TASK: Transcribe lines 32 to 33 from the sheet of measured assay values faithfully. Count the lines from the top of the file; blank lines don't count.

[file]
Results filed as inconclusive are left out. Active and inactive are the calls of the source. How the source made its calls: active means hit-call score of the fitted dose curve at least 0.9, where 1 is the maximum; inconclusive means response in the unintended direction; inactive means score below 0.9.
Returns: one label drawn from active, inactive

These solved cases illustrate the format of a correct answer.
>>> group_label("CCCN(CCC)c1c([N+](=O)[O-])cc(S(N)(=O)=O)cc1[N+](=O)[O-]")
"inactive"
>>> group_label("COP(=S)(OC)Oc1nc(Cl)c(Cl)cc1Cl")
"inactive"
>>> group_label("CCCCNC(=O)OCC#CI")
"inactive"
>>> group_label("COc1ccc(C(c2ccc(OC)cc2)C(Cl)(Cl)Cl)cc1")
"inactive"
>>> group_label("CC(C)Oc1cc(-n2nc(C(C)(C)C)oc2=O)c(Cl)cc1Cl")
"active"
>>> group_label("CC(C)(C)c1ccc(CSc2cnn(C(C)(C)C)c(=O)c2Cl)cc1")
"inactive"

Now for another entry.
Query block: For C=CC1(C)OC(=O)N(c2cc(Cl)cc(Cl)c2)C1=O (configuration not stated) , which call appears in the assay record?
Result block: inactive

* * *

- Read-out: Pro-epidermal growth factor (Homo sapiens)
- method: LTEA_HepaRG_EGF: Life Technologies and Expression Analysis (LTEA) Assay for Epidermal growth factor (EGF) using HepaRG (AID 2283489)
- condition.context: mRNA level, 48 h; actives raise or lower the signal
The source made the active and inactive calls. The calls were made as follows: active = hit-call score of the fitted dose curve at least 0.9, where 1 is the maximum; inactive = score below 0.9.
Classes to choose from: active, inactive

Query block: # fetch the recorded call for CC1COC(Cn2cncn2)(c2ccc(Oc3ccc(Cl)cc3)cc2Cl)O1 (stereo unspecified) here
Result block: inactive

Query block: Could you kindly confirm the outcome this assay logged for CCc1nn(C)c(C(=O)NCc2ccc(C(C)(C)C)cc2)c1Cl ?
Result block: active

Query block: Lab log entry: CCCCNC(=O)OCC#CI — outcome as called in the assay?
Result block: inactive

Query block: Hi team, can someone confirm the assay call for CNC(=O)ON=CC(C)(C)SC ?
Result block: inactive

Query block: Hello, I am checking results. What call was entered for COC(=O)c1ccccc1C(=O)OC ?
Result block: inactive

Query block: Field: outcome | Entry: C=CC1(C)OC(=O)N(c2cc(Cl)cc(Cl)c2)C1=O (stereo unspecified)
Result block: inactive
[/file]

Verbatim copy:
Result block: inactive

Query block: Hello, I am checking results. What call was entered for COC(=O)c1ccccc1C(=O)OC ?